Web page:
IRS, IG disagree on process vs. independent judgment

Inspector General report

The Internal Revenue Service and its inspector general are divided on whether to define a process or use managers’ judgment to analyze the effects of project delays.

IRS officials objected to the IG’s recommendation to establish a process to determine the effects of deferred work on funding and for marking incomplete work to avoid paying for it again, according to a December 2006 Treasury Inspector General for Tax Administration report on the Modernization e-File project.

Officials consider the process a waste of resources.

But, the IG wrote, such a process should help prevent the agency from paying for the same work if it must be deferred. The IRS’ Modernization e-File project team has failed to analyze the effect on costs regarding the project’s current tasks and requirements, the IG found.

“Until a control is implemented to identify and account for project costs, the [Modernization e-File] Acquisition Project Manager has no means to identify the costs devoted to deferred requirements or partially completed work segments,” the report concludes.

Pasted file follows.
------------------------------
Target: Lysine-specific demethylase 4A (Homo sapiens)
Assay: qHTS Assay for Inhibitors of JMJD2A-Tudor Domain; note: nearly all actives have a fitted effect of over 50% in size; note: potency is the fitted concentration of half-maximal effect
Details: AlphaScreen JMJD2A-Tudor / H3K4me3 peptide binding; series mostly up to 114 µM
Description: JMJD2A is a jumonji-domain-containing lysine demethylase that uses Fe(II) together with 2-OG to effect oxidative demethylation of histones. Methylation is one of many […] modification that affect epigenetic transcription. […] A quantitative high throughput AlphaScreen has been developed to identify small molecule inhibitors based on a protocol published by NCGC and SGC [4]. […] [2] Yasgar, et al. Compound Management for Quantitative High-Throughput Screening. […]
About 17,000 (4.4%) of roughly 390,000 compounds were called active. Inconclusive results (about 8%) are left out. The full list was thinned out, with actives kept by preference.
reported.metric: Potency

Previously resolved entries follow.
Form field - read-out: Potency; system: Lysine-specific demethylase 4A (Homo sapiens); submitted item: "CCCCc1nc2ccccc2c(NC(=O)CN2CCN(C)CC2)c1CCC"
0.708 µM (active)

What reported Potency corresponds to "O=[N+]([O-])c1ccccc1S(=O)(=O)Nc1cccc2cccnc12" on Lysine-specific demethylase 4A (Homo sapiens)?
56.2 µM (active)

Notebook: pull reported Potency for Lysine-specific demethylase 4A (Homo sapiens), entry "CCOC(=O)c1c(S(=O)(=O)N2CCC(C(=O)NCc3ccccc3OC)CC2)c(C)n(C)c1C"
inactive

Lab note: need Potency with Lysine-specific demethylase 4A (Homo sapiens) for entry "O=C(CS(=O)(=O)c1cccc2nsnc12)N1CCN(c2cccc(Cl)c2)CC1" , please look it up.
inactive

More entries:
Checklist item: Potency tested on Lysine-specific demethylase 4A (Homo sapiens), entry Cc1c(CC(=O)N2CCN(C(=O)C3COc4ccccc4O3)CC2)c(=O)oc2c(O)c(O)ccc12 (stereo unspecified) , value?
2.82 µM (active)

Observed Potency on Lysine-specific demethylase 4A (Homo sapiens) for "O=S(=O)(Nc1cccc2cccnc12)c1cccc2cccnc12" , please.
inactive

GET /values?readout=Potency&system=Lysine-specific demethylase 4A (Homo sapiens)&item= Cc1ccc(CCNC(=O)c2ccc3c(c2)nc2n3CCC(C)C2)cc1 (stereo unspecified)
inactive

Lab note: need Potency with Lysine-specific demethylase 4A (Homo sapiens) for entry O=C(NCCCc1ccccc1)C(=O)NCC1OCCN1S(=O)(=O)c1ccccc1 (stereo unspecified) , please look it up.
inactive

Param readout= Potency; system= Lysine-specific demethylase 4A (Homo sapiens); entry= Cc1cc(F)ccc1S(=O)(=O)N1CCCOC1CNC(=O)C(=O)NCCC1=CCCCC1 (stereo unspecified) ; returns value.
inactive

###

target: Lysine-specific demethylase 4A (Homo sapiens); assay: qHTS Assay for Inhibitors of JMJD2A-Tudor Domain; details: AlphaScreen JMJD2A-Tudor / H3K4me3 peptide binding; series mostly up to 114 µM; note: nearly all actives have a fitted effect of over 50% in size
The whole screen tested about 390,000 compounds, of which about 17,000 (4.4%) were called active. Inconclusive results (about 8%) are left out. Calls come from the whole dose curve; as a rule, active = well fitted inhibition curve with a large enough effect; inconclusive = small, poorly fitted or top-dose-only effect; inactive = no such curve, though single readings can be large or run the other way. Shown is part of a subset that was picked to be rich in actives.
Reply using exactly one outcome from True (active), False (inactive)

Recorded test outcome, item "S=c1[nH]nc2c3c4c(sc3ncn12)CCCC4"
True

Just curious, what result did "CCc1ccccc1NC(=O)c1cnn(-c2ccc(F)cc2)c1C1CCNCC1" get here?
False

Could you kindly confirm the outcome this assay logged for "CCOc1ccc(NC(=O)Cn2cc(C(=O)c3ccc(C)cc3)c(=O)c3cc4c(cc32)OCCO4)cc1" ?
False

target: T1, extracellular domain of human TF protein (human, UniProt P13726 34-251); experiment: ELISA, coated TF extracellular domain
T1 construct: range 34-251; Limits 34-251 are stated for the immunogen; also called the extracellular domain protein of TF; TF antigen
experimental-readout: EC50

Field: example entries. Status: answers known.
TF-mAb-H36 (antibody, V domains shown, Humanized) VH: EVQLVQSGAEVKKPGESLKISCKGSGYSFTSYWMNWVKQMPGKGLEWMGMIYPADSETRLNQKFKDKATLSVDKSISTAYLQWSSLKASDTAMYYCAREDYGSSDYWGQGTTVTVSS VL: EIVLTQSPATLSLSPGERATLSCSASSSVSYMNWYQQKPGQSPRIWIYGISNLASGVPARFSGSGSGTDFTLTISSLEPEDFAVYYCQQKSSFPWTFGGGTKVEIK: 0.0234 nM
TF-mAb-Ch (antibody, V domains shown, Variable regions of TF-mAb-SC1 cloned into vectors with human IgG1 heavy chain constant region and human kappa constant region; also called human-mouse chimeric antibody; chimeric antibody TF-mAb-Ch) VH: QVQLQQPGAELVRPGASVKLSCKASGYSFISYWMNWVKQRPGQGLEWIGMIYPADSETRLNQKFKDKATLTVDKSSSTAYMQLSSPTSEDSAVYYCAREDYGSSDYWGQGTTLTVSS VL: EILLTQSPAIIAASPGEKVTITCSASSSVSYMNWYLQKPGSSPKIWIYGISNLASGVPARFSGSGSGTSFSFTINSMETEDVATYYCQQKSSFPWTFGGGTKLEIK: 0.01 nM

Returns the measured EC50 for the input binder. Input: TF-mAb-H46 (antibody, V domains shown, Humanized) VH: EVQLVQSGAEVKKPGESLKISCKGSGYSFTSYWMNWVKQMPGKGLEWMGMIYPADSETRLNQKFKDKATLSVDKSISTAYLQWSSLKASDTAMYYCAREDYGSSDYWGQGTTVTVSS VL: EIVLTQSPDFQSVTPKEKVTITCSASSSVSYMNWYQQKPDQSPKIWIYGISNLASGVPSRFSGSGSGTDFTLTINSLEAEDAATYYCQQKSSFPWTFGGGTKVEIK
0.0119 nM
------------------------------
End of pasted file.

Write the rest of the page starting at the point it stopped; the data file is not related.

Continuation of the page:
The IG cites a process similar to its recommendation for the IRS’ Customer Account Data Engine, the foundation for the e-File modernization project, as a successful example of its proposal.

In a letter of response to the IG, IRS Chief Information Officer Richard Spires said project managers analyze the effects of delays.

Instead of a process, their “judgment is required to handle these situations on a case-by-case basis,” Spires wrote.

When necessary, managers assess the situation to decide the way to proceed, he wrote. Their best practices require proactive supervision of three constraints: cost, schedule and scope. The current system keeps the three aligned and attainable, he added.

Such a change to the system “is not an appropriate or productive use of resources,” Spires wrote.

The report states that the modernization project team has not assessed the cost effect on the project’s current stages and requirements, nor has it looked at the effects on available funding. The IG found no copy of any assessment. Managers have not done a definitive analysis on what portion of the deferred work was already developed and paid, the report states.

IRS officials agreed with the IG’s five other recommendations, such as warning Congress about changes to expenditure plans and working with the procurement office to clarify policies for escalating failed negotiation attempts.

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